By Edward Diener
Types of Happiness
Causes of Subjective Well-Being
Societal Influences on Happiness
Money and Happiness
Adaptation to Circumstances
Outcomes of High Subjective Well-Being
Some Ways to Be Happier
- Web: Barbara Fredrickson’s website on positive emotions
- Web: Ed Diener’s website
- Web: International Positive Psychology Association
- Web: Positive Acorn Positive Psychology website
- Web: Sonja Lyubomirsky’s website on happiness
- Web: University of Pennsylvania Positive Psychology Center website
- Web: World Database on Happiness
- The fact that after people first react to good or bad events, sometimes in a strong way, their feelings and reactions tend to dampen down over time and they return toward their original level of subjective well-being.
- “Bottom-up” or external causes of happiness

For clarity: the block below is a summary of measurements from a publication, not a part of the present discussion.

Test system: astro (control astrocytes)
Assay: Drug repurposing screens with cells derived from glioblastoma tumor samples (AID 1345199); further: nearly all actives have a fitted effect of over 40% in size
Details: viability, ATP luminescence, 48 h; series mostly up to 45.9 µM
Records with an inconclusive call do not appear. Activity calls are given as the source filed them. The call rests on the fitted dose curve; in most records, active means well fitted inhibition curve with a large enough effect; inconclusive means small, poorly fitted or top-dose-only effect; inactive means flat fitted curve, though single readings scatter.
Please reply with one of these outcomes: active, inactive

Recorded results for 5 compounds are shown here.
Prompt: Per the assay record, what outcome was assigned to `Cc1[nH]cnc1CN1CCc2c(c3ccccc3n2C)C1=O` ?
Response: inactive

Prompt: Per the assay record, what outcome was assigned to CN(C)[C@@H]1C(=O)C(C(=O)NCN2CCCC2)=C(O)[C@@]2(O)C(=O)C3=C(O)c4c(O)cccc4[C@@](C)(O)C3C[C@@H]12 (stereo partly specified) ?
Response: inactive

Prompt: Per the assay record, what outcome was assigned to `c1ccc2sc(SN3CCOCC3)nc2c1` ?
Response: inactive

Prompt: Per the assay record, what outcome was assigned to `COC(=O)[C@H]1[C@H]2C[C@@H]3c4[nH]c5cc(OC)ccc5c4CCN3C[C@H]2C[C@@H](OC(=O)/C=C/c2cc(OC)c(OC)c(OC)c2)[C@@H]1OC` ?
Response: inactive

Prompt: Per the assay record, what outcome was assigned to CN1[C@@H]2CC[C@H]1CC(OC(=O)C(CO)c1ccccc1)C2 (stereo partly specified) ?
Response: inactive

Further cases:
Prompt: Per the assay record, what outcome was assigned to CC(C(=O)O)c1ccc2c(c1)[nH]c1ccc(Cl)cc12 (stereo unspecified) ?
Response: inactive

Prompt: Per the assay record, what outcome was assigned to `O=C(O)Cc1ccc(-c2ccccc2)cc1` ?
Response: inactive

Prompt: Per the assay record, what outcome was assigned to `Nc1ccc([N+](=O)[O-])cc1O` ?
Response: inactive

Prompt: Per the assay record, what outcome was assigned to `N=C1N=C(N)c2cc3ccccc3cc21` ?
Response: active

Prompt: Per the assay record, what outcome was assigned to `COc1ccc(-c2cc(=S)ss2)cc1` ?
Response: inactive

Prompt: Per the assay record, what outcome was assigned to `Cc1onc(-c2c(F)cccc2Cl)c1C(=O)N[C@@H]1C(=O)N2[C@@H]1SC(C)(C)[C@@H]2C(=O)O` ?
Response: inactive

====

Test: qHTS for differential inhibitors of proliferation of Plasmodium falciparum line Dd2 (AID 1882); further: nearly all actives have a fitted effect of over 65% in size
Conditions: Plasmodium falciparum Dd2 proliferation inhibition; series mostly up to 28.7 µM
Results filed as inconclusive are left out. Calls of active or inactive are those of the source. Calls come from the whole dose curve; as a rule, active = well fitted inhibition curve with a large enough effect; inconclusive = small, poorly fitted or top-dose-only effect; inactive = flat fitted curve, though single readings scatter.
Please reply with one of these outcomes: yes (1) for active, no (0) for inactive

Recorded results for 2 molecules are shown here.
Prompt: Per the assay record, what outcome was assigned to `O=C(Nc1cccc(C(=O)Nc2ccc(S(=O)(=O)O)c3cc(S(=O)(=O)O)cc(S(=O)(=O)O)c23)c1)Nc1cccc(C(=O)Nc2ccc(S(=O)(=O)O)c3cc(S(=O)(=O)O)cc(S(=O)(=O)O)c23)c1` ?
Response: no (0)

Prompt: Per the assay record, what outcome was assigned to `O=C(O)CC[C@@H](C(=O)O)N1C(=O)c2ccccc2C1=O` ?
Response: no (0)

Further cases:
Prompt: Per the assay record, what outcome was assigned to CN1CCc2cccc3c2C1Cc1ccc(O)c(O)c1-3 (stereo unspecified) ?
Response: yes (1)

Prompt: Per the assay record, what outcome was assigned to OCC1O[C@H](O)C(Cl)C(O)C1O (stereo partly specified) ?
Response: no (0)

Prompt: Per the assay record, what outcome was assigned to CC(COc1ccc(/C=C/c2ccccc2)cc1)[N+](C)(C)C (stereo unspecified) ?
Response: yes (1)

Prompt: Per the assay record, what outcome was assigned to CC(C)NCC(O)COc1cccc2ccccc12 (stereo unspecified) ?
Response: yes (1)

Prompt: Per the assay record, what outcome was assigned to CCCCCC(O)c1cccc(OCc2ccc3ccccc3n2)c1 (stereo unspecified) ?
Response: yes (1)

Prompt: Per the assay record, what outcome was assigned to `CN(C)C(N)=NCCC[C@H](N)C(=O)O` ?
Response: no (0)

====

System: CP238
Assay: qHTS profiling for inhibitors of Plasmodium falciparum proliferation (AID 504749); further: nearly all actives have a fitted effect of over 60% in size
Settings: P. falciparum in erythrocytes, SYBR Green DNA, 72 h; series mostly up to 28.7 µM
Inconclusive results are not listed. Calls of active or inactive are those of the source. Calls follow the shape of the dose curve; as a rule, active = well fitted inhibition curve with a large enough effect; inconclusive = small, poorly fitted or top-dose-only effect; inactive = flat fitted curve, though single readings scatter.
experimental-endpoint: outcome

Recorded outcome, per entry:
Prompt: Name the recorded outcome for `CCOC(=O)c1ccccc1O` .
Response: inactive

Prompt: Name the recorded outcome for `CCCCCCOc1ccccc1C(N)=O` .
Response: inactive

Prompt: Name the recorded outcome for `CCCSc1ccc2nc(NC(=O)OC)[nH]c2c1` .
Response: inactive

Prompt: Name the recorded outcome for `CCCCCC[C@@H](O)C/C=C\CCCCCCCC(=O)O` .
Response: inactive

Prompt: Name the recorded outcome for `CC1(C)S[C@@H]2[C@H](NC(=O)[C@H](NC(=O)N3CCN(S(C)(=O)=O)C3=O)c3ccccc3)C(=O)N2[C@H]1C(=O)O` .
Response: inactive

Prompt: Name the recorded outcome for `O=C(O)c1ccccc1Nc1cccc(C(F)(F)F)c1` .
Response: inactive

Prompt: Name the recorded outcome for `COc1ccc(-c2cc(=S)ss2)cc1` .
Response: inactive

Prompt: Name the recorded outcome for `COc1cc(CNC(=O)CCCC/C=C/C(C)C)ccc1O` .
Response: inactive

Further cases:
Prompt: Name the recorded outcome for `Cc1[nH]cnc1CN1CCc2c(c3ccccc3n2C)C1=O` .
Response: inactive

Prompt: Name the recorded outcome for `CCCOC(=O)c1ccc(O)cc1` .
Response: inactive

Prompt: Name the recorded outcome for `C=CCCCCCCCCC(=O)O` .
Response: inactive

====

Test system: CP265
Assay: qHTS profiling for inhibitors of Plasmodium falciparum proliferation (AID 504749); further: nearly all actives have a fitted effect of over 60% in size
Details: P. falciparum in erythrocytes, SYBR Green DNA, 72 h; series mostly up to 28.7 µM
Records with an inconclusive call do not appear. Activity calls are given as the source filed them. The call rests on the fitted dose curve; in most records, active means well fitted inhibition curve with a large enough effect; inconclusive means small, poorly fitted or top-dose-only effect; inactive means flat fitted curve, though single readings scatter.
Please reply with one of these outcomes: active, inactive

- Situational factors outside the person that influence his or her subjective well-being, such as good and bad events and circumstances such as health and wealth.
- The popular word for subjective well-being. Scientists sometimes avoid using this term because it can refer to different things, such as feeling good, being satisfied, or even the causes of high subjective well-being.
- Life satisfaction
- A person reflects on their life and judges to what degree it is going well, by whatever standards that person thinks are most important for a good life.
- Negative feelings
- Undesirable and unpleasant feelings that people tend to avoid if they can. Moods and emotions such as depression, anger, and worry are examples.
- Positive feelings
- Desirable and pleasant feelings. Moods and emotions such as enjoyment and love are examples.
- Subjective well-being
- The name that scientists give to happiness—thinking and feeling that our lives are going very well.
- Subjective well-being scales
- Self-report surveys or questionnaires in which participants indicate their levels of subjective well-being, by responding to items with a number that indicates how well off they feel.
- “Top-down” or internal causes of happiness
- The person’s outlook and habitual response tendencies that influence their happiness—for example, their temperament or optimistic outlook on life.